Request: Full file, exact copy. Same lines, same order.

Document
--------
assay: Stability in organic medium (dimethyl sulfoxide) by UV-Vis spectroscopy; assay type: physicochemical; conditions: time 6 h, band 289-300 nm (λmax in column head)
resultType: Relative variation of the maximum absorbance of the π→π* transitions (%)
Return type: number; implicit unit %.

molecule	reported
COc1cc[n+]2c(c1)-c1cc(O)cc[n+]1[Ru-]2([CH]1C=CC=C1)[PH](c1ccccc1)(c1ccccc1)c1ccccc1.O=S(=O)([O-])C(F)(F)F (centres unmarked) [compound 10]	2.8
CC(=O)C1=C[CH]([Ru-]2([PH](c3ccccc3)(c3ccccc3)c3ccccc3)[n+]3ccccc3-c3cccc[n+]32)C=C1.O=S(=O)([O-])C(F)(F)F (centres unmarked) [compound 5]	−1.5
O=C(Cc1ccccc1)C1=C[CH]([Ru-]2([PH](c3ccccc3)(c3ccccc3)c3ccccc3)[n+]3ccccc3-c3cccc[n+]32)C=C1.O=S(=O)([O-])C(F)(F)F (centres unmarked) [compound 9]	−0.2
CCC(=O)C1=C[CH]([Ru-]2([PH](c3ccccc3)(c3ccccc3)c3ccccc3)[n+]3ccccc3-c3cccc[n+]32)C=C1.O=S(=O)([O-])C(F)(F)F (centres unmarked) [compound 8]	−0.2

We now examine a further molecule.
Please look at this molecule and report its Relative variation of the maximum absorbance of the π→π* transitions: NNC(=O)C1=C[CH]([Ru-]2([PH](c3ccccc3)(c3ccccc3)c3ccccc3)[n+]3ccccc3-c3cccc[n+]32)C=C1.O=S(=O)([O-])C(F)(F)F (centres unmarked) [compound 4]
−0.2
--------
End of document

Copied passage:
assay: Stability in organic medium (dimethyl sulfoxide) by UV-Vis spectroscopy; assay type: physicochemical; conditions: time 6 h, band 289-300 nm (λmax in column head)
resultType: Relative variation of the maximum absorbance of the π→π* transitions (%)
Return type: number; implicit unit %.

molecule	reported
COc1cc[n+]2c(c1)-c1cc(O)cc[n+]1[Ru-]2([CH]1C=CC=C1)[PH](c1ccccc1)(c1ccccc1)c1ccccc1.O=S(=O)([O-])C(F)(F)F (centres unmarked) [compound 10]	2.8
CC(=O)C1=C[CH]([Ru-]2([PH](c3ccccc3)(c3ccccc3)c3ccccc3)[n+]3ccccc3-c3cccc[n+]32)C=C1.O=S(=O)([O-])C(F)(F)F (centres unmarked) [compound 5]	−1.5
O=C(Cc1ccccc1)C1=C[CH]([Ru-]2([PH](c3ccccc3)(c3ccccc3)c3ccccc3)[n+]3ccccc3-c3cccc[n+]32)C=C1.O=S(=O)([O-])C(F)(F)F (centres unmarked) [compound 9]	−0.2
CCC(=O)C1=C[CH]([Ru-]2([PH](c3ccccc3)(c3ccccc3)c3ccccc3)[n+]3ccccc3-c3cccc[n+]32)C=C1.O=S(=O)([O-])C(F)(F)F (centres unmarked) [compound 8]	−0.2

We now examine a further molecule.
Please look at this molecule and report its Relative variation of the maximum absorbance of the π→π* transitions: NNC(=O)C1=C[CH]([Ru-]2([PH](c3ccccc3)(c3ccccc3)c3ccccc3)[n+]3ccccc3-c3cccc[n+]32)C=C1.O=S(=O)([O-])C(F)(F)F (centres unmarked) [compound 4]
−0.2